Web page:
Maybe because between the specter of defaulting in under three months, the threat of handing over its gold to Deutsche Bank, or the reality of rampant hyperinflation and a collapsing society, the already crushed population of Venezuela did not have enough things to worry about, moments ago Venezuela's Nicolas Maduro unveiled a double whammy of "shock and awe" when the socialist president not only announced the latest devaluation of the country's official currency, but also presented his countrymen with the first gasoline price increase since 1996.
These moves represent the latest attempt to stem a widening economic crisis, though critics of the socialist leader quickly dismissed the moves as insufficient.
On the devaluation side, the latest measure of desperation will lower the strongest official exchange rate by 37% to 10 bolivars per dollar from 6.3, and streamline the previous three-tiered system into a dual exchange rate mechanism. The weaker of the two rates will be a "free float" based on an existing system that currently sells dollars at around 200 bolivars, Maduro said.
As Reuters reports, critics immediately questioned the latter claim, noting that the government has repeatedly announced "free-floating" systems that withered away precisely because authorities never allowed them to be determined by demand.
Meanwhile, Venezuela's true "free floating", market-clearing currency, the black-market "dolar today" recently plunged to over 1,000 per dollar, and was at 1,045.90 as of today. It is this currency that Maduro has sought to eliminate by actually suing the website that reports what it is on a daily basis.
That was the largely irrelevant awe, especially since virtually nobody transacts at the official exchange rate which is over 100 times stronger than Venezuela's true currency level.
As for the shock, it came in the form of 62-fold increase in the price of 95-octane gasoline to 6 bolivars/liter.
The price of premium gasoline will rise by 1,329 percent, but fuel is so heavily subsidized that fueling a small car will still cost about half the price of a soft drink, or about $0.23 based on the black market exchange rate. 91-octane gasoline will cost 1 bolivar per liter
Putting these prices in perspective for western readers should result in laughter: the new price for 95-octane is equivalent to $0.11/gallon using weakest official Simadi FX rate of about 203 VEF/USD, and 5 times less using the black market FX rate. The price previously was 0.097 bolivar/liter or about one-fifth of a U.S. cent per gallon.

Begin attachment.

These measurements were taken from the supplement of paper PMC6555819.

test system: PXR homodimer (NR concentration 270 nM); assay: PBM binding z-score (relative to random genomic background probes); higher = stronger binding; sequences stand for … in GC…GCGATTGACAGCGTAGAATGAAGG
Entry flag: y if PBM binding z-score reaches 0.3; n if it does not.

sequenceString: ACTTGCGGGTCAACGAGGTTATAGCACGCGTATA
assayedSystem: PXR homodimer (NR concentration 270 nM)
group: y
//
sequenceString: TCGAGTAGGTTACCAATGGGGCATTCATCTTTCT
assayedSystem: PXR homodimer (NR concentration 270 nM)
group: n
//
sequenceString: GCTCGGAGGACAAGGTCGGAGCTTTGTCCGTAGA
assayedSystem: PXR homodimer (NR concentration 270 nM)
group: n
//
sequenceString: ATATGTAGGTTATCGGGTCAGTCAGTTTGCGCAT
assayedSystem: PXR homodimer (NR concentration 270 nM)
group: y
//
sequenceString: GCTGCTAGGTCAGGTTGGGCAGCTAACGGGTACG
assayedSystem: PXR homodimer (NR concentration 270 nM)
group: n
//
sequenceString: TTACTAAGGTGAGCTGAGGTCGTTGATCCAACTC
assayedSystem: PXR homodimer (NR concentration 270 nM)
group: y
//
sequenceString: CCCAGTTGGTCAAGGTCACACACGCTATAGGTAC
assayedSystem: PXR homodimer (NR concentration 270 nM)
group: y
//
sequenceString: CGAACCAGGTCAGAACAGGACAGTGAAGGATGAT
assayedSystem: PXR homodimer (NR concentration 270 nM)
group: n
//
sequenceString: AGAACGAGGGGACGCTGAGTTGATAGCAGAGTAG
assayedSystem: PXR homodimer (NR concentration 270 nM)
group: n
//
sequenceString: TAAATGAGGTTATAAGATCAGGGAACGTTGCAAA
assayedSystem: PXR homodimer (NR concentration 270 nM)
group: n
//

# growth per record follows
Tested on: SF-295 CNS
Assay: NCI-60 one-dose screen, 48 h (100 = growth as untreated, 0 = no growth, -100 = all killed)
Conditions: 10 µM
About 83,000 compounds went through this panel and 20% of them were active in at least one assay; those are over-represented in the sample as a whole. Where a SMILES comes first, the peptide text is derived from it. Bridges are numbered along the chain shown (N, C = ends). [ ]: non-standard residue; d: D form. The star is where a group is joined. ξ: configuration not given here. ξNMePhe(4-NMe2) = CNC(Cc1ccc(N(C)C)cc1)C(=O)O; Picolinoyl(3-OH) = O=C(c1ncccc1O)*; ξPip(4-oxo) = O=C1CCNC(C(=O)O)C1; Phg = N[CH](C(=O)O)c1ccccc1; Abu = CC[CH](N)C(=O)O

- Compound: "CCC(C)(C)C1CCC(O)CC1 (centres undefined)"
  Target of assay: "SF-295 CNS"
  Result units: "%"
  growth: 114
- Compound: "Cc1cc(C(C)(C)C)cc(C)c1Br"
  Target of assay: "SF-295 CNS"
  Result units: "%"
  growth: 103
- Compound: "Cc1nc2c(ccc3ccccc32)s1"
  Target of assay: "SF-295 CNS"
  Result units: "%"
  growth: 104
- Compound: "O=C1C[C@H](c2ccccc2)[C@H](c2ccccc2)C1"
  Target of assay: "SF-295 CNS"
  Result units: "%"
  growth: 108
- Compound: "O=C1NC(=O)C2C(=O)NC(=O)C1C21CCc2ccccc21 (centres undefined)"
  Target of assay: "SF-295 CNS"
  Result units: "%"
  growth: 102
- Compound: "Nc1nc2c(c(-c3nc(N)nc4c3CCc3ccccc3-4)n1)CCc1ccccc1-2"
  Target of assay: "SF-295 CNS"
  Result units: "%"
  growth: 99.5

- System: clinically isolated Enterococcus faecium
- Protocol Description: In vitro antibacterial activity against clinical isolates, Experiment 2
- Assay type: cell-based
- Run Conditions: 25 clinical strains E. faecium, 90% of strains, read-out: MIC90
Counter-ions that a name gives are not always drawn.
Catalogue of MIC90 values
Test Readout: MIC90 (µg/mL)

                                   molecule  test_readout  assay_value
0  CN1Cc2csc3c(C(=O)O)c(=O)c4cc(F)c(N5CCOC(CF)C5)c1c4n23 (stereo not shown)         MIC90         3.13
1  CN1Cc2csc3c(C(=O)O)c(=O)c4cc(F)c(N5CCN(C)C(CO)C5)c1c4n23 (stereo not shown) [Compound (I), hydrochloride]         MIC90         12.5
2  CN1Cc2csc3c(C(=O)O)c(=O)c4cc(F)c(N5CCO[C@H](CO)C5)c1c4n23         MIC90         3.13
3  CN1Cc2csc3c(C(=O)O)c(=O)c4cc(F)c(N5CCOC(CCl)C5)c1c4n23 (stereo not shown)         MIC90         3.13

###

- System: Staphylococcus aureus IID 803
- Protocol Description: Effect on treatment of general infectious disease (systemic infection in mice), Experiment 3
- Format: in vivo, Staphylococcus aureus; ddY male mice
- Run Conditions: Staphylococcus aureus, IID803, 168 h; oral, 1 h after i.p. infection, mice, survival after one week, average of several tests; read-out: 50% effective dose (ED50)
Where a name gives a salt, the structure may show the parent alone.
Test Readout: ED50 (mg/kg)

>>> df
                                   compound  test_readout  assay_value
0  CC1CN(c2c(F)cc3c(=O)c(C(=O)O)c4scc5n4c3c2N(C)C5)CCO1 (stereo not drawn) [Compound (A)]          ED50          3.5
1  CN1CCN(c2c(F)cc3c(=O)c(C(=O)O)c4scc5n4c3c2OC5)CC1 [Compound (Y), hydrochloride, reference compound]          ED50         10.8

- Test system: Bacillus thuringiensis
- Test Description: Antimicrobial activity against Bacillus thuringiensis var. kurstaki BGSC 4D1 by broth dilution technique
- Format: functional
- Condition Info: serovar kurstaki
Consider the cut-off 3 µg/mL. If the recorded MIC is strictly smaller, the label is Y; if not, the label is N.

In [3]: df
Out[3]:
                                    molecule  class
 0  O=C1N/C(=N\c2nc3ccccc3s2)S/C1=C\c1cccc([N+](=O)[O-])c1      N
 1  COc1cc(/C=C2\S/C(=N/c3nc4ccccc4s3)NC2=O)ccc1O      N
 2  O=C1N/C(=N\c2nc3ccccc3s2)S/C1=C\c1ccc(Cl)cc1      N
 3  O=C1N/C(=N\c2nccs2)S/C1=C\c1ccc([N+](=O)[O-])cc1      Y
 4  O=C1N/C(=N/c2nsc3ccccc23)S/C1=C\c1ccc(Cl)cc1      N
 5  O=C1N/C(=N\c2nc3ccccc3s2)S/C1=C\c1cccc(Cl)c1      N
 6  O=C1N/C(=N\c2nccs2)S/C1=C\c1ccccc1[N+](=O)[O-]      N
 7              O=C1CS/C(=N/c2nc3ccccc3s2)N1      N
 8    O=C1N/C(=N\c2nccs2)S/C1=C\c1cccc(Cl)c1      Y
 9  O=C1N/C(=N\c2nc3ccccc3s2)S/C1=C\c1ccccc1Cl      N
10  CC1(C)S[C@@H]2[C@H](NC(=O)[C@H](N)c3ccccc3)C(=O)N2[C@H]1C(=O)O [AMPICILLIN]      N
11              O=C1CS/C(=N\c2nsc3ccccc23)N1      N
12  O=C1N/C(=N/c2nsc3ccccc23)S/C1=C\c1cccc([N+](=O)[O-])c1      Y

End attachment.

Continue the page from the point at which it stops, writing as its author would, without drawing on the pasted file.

And while the price is indeed laughable to western readers, price increases such as this one are all too tragic to the local population which is paid in local currency terms, and for whom this is merely the latest checkmark on the hyperinflationary wall.
Maduro's attempt to make the price increase more palatable failed: "The time has come for a system that guarantees access to oil products but that covers the cost PDVSA pays to produce it,” Maduro says during a national TV broadcast. "Venezuela has the cheapest gasoline in the world. The cost is almost nothing,” Maduro said before announcing new price.
But if it's almost nothing then why do it, aside from antagonizing your already miserable people?
The reason is that the measures are meant to help shore up the OPEC nation's finances as plummeting oil prices and a collapsing state-led economic model have left the country with a severe recession, triple-digit inflation and chronic product shortages.
"This is a necessary measure, a necessary action to balance things, I take responsibility for it," Maduro said, in reference to the fuel hike during a combative four-hour speech in which he insulted opposition leaders and occasionally used foul language.
The reforms risk fueling triple-digit inflation at a time when millions are struggling to make ends meet, and comes two months after the ruling Socialist Party suffered a blistering defeat in parliamentary elections due to anger over the crisis.
The package will likely be seen by Wall St. investors, who are increasingly concerned about a potential default, as mildly positive but still vastly insufficient to help Venezuela make some $10 billion in debt payments amid a major cash crunch.
"Bottom line is no change to cashflow for this year and hefty year end debt payments," wrote Siobhan Morden of Nomura in an email.
"The devaluation from 6.3 to 10 will not have a relevant impact," wrote economist and pollster Luis Vicente Leon on Twitter. "With respect to the gasoline, the only way to consolidate is to adjust (the price) regularly, otherwise it will be pulverized by inflation."
Critics say the only solution to Venezuela's economic problems is to entirely dismantle the 13-year-old currency system created during the government of late socialist leader Hugo Chavez.
Which will happen, but not before Maduro first sells all the country's gold, and then proceeds to obliterate the domestic economy, formerly known as the "socialist paradise" of Latin America.
We hope Bernie Sanders is paying close attention.